Subscription Boxes Are Generating New Revenue

Who doesn’t like swag? In the past, we’ve only gotten these exhibitor and vendor gifts mostly at conferences and trade shows we attend. But, of course, that’s now gone away.
Or has it?
Subscription boxes are the latest publishing trend. FIPP, the international trade group, just did a whole special report on them, complete with case studies. Basically, publishers send subscribers and would-be subscribers physical boxes of cool items. Yes, it’s mostly been consumer up to this point, but it doesn’t really have to be.
The idea has proven an effective one for our homebound times. A month ago, I wrote about a new online show called The Present starring magician Heider Guimaraes, where ticket holders are mailed a box with surprise contents that they are directed not to open until their Zoom show starts.
“How do you reach out of the computer and into the audience?” asked Matt Shakman, artistic director of the Geffen Playhouse in Los Angeles, where the show keeps selling out extensions at hundred-dollar prices. “The idea would be to hold something in your hand and be part of the process.”
Here are some concepts that The Present and subscription boxes are taking advantage of.
We’re home. It’s boring. “For subscribers, subscription boxes provide tangible benefits,” the FIPP Report states. “The experience of opening boxes is like Christmas.” In the past, getting something sent home might be more trouble than it was worth. Now, it’s easy and fun to break up our day.
It brings in revenue. Hearst Group Autos launched R&T Crew (Road & Track) Magazine in January with a subscription box geared to kids. “The first box included a beanie with a designable patch, trading cards featuring different cars, socks with auto graphics and a car kids can put together and paint,” wrote MediaPost. Subscribers receive six boxes for $225/year. Of course, adults like cool stuff, too. Michelle Panzer of Hearst Autos said, “The goal is to find ‘white space’ in the market where you can fill a need that no one else has already identified.”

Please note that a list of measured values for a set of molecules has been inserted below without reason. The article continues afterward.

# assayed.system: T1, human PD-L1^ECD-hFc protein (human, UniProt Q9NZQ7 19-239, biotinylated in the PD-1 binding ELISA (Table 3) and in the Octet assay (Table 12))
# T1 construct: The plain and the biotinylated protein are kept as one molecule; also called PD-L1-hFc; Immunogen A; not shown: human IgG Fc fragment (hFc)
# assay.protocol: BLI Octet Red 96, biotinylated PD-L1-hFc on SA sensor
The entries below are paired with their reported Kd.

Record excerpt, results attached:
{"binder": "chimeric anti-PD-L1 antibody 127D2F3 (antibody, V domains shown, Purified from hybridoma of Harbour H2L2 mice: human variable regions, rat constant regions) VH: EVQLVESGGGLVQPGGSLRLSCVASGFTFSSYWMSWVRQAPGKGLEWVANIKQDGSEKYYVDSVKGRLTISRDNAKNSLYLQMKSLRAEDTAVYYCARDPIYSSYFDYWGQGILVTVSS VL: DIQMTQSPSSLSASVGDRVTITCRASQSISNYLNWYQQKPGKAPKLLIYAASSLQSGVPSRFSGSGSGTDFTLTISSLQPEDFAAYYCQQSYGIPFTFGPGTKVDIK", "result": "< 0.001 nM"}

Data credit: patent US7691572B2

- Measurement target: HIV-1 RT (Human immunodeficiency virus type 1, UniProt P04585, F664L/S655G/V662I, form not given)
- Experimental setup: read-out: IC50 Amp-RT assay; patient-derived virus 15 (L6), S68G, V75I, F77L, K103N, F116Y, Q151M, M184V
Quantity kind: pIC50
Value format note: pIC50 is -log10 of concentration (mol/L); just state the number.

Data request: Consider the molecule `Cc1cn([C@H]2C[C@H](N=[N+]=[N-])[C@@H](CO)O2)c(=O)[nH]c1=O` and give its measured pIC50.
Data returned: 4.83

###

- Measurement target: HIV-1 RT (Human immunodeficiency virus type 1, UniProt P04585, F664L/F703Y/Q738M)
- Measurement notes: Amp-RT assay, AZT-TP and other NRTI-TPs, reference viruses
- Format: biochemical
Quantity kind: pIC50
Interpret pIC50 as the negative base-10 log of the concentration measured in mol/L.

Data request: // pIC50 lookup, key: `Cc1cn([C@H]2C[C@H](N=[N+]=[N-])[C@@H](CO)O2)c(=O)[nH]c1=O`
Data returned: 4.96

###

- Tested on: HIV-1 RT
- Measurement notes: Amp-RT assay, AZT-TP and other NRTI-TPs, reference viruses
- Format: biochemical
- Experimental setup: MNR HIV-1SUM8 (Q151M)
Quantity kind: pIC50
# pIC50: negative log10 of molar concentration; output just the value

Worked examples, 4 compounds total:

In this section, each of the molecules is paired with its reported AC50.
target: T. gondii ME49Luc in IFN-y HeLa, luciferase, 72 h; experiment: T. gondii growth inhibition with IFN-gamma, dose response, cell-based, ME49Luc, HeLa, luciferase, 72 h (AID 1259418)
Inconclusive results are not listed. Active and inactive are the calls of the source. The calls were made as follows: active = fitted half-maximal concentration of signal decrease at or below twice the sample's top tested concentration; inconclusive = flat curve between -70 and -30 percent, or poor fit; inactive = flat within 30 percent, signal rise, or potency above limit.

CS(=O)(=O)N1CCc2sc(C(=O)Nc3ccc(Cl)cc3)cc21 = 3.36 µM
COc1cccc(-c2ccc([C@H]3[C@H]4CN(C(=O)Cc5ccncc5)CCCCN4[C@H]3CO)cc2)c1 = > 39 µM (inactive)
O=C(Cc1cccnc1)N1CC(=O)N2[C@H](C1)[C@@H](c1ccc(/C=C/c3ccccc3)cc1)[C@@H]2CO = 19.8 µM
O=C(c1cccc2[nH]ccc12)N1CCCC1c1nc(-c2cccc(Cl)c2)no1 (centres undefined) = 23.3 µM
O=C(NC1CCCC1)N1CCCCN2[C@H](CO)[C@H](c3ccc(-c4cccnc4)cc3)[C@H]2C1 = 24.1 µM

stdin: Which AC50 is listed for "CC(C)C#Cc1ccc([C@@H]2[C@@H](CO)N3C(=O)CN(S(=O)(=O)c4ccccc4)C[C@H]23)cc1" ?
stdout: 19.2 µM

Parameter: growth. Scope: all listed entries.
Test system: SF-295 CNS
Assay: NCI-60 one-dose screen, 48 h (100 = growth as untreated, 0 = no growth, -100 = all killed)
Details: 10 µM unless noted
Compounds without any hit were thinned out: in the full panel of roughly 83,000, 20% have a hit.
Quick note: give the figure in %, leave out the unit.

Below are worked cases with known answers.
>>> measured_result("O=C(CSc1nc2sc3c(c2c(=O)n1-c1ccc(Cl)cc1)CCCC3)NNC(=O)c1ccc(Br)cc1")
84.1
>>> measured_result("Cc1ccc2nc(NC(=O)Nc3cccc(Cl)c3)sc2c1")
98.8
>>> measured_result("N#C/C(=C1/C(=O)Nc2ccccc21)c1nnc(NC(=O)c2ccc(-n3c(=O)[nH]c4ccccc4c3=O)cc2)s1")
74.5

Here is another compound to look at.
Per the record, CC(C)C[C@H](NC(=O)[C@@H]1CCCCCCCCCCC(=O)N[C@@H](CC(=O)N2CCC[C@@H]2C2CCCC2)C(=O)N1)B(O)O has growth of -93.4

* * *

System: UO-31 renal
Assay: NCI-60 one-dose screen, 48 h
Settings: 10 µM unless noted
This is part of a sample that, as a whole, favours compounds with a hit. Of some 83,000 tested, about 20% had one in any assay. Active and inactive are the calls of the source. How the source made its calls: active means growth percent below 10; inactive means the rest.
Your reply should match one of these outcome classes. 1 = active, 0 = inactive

The boxes can also be digital. “Many publishers now have a range of events, master classes, special talks and other digital goodies that they could package as part of a monthly ‘box,'” the report says. “Is it a money-can’t-buy 30-minute fireside interview with the publishers’ crossword-setter? Or a free ticket to a session” with your favorite writer? Digital “goodies” can also be personalized by seeing what the customer has shown the most interest in.

It shouts sponsorships and advertising. That same swag we get at conferences and trade shows can be used in subscription boxes. We know that vendors and exhibitors still very much need to connect with customers. “We work with sponsors and brand partners to acquire products, and we also go direct to factories to have specific products manufactured for every box,” says David Webb, editor-in-chief of Explore. “Our brand partners are a big part of the box—they appreciate that they can get their materials and products directly into the hands of active users and buyers through us.”

The boxes can even be geared to one event, like The Present. Like the magician Guimarães whose idea it was to send the viewer a package with contents to be revealed as the show unfolded, a publisher’s subscription box can also be geared to an upcoming virtual event. Pardon the pun, but we could think outside of the box on this. Maybe it’s a special clicker or flashlight that a Zoom speaker would ask everyone to use when they have a question. “Let’s light up the Zoomisphere and take a screenshot!” I received a harmonica at an in-person event last year that became part of the show later.
It can be made easy. Subscription box vendors have started. In fact, Explore now has a warehouse and factories on contract. They learned quickly that it’s not easy to do so now they do it for others. “We had to learn everything from the ground up,” Webb said. We packed the first test box in our office, and the next one at a warehouse space. We learned it all on the fly, and used these lessons to be better with the next one.”
Added Panzer: It’s about providing “subscribers with an experience they’re not getting elsewhere.”

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